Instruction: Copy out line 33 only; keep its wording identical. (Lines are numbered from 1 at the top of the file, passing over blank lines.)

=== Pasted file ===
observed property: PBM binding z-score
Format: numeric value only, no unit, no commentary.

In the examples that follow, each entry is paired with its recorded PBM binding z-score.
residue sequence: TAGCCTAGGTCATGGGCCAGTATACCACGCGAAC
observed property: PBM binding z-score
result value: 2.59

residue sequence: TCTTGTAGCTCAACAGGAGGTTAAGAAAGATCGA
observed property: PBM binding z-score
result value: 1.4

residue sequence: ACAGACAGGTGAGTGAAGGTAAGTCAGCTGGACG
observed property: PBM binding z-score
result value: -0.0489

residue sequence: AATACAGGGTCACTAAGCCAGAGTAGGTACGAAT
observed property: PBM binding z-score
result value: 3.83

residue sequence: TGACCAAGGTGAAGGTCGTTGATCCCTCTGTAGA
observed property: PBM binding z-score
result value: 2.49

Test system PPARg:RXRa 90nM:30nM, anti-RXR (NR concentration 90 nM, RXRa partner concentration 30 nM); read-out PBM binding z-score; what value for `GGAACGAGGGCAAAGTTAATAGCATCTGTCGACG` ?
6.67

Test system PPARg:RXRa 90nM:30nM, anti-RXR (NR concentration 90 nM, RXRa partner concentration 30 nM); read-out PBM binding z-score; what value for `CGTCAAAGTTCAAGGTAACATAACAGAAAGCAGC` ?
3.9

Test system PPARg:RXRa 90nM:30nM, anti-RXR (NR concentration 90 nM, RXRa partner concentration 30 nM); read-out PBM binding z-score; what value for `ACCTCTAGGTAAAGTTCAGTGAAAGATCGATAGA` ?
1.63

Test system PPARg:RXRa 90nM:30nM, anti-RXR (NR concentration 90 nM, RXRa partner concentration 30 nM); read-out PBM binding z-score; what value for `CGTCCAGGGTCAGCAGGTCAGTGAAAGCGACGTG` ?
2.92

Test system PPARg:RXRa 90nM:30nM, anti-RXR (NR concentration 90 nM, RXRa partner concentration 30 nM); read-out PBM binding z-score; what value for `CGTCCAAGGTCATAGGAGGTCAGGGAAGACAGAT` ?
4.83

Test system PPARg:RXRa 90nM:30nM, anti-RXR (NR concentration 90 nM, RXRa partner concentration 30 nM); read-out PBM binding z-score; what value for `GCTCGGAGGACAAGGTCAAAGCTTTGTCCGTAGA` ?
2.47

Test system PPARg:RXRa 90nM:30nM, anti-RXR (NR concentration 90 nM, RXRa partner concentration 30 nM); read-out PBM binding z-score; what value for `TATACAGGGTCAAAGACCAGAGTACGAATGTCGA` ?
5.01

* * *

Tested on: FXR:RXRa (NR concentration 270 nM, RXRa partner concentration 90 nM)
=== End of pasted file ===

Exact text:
* * *